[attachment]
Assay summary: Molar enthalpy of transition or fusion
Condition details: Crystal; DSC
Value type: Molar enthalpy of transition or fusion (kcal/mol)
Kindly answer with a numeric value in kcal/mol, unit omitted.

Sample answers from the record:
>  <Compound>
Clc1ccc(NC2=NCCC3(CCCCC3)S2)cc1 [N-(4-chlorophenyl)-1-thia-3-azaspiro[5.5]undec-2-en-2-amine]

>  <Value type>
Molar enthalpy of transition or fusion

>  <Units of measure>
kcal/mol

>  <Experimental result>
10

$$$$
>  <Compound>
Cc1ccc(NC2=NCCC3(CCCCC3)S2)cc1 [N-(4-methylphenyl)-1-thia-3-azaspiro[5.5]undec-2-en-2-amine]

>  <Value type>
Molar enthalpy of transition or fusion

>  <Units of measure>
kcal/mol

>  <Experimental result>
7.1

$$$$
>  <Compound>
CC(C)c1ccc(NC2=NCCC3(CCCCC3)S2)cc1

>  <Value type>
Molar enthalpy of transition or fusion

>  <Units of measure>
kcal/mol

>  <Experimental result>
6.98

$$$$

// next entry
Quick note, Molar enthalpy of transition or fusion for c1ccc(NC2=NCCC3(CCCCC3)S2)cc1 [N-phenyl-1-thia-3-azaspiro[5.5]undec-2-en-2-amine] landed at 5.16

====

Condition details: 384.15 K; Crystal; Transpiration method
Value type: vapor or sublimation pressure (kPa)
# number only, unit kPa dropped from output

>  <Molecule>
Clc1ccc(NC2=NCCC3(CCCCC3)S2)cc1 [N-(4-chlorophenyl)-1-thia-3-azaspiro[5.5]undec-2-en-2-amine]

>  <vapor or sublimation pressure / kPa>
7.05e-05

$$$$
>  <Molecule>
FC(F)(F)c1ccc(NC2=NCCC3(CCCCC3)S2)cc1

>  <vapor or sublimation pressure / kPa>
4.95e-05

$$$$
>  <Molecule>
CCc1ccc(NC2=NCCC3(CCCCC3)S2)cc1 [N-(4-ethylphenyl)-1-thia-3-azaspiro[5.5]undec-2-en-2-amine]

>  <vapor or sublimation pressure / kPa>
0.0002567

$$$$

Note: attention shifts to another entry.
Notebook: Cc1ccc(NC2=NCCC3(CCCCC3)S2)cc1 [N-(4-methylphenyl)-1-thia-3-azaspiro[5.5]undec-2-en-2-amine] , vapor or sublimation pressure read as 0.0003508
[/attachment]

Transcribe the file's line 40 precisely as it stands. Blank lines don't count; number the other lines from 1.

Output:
Clc1ccc(NC2=NCCC3(CCCCC3)S2)cc1 [N-(4-chlorophenyl)-1-thia-3-azaspiro[5.5]undec-2-en-2-amine]